The row between former chancellor Lord Lawson and the BBC has escalated over the past week. In a letter to a green activist, the head of the Beeb’s Editorial Complaints Unit Fraser Steel has reportedly apologised for Lawson’s appearance on the BBC Today Programme to discuss climate change and the extensive flooding at the start of 2014. Responding to complaints that Lawson was “not a scientist”, Steel wrote that Lawson’s views on this issue were not supported by “the evidence from computer modelling.”
Now, let’s leave aside for a moment the fact that computer modelling provides us with outputs based on assumptions, not hard evidence. Let’s also leave aside that Ed Davey, secretary of state for energy, and himself a non-scientist, has also been able to pontificate on the causes of the flooding without blowback. For this is a complaint you hear a lot in the climate change debate: this is a question of science and the science is settled. At a recent student event in Warwick on the policy response to climate change and its impact on growth, someone challenged me: “what makes you, an economist, qualified to talk on this subject?”
The answer is simple. While scientists can advise and model how carbon emissions will affect the climate, and estimate what effect these changes will have on the earth itself, deciding what any policy response should be involves economic tools.
We need economic models to estimate future trends in output, and how energy-intensive that output will be. We need economic analysis to help explain how prosperous both developed and developing economies will be, and what level of resources are needed to adapt to or mitigate changes in climate. Most importantly, in deciding what policy should be in regards to the climate, we must understand the potential for innovation, the trade-off involved (particularly for developing countries) of accepting being poorer today for the hope of future climate benefits, and the distribution of who picks up the burden of the costs of any policy imposed.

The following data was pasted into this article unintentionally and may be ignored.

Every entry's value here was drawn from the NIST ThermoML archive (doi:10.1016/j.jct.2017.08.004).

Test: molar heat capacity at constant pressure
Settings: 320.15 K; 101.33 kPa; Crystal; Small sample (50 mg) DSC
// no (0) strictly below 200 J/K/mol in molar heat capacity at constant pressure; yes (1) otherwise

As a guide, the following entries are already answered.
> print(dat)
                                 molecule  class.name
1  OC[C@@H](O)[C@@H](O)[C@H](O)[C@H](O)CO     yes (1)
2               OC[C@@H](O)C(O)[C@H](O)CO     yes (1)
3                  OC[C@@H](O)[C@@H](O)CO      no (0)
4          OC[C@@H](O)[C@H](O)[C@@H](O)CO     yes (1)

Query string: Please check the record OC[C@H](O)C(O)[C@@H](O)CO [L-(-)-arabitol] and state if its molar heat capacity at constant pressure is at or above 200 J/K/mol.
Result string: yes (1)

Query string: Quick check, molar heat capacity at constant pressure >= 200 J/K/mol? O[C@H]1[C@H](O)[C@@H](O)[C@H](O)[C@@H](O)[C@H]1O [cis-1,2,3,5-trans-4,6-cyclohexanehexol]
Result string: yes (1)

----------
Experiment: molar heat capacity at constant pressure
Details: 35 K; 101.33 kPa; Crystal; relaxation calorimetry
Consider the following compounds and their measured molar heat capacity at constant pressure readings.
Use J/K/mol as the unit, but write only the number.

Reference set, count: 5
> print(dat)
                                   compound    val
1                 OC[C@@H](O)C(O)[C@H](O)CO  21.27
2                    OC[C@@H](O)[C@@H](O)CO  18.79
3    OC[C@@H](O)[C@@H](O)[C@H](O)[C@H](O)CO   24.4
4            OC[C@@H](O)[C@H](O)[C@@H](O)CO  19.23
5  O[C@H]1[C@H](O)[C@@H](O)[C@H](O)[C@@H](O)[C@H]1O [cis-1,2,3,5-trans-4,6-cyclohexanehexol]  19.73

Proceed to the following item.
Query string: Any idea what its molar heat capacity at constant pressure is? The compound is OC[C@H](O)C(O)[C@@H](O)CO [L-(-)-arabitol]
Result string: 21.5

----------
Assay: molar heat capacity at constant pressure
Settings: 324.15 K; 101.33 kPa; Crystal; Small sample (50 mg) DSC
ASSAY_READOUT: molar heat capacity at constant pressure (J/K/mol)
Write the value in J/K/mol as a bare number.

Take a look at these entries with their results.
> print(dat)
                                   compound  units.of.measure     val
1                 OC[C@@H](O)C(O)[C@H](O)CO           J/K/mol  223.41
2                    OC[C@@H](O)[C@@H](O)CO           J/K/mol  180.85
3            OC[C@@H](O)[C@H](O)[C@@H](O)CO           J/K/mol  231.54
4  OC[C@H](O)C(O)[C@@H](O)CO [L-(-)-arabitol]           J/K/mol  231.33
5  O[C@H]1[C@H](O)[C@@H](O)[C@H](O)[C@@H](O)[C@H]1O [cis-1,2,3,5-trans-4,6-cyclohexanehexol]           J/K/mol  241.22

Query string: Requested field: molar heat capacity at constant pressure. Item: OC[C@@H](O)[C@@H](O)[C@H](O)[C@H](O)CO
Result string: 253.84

It has long been Lawson’s view that the most sensible policy approach, given the scientific uncertainty and the estimated social costs and benefits, would be for us to focus on adaptation to climate change. That’s as opposed to a policy of seeking to reduce emissions (mitigation), by subsidising renewables and taxing/regulating emissions. Others, who use different economic assumptions, come to differing views. For example, a key argument in the literature in this area has been what “discount rate” should be used – how should we compare costs and benefits in different periods of time? Whether you believe in mitigation or adaptation very much depends on variables like this.
The politics cannot be ignored either. Politics is often talked about as the art of the possible – yet many of those who seek extensive mitigation believe in the need for a global solution. A key question is how practical or achievable this is, particularly when countries are at different levels of development. Policies that impose extensive costs simply cannot be above politics. Take Australia, where the new Prime Minister Tony Abbott last week attempted to scrap the unpopular carbon tax.
Even if you believe global warming is happening and it’s a significant problem, it is lazy thinking to believe this scientific insight means “Case Closed” and that the policy response is obvious. You also have to tot up what the consequences of global warming might be, the costs and benefits of different policies, and work out who picks up the tab. This requires a much-needed economic and political debate – and it’s obvious the likes of Lawson and other public figures have much to contribute.
Ryan Bourne is head of public policy at the Institute of Economic Affairs.